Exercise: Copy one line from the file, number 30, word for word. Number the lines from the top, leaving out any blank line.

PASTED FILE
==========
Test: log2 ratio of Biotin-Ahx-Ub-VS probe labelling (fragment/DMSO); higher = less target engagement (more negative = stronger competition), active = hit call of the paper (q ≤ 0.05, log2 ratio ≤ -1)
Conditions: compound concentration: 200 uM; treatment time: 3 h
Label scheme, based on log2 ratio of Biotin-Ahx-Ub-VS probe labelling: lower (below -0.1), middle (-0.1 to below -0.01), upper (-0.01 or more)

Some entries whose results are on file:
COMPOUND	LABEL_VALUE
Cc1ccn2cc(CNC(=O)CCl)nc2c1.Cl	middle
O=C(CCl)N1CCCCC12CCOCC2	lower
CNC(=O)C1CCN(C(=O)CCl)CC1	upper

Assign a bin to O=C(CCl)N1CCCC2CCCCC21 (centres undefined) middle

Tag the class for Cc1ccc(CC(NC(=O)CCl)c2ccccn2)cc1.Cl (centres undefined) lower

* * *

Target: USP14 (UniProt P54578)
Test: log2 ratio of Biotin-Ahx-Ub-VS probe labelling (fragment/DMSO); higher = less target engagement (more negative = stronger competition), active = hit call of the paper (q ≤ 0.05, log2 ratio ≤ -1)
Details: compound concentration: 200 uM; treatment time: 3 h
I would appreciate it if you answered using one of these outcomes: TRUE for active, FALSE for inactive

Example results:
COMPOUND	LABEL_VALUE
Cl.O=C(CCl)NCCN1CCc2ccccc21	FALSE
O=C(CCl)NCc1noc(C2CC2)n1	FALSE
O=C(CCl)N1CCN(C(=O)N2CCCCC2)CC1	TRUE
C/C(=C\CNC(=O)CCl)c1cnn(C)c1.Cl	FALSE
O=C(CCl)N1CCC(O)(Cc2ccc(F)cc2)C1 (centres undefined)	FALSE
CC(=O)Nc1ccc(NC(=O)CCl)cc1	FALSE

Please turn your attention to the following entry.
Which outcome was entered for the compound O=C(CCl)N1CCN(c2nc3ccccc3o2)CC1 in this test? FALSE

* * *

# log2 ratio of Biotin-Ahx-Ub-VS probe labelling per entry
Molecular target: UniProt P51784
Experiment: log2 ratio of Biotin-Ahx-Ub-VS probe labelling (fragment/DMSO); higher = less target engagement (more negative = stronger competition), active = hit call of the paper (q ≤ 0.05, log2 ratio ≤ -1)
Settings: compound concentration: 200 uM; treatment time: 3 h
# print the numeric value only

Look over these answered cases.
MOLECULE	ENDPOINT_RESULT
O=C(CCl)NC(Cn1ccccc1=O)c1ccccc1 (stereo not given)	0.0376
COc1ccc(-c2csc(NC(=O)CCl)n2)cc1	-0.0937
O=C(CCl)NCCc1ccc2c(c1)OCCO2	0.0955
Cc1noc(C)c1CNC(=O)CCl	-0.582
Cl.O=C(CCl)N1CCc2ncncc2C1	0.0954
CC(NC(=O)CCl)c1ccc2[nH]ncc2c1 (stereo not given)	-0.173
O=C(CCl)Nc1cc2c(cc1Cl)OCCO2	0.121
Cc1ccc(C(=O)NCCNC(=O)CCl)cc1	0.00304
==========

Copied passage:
Settings: compound concentration: 200 uM; treatment time: 3 h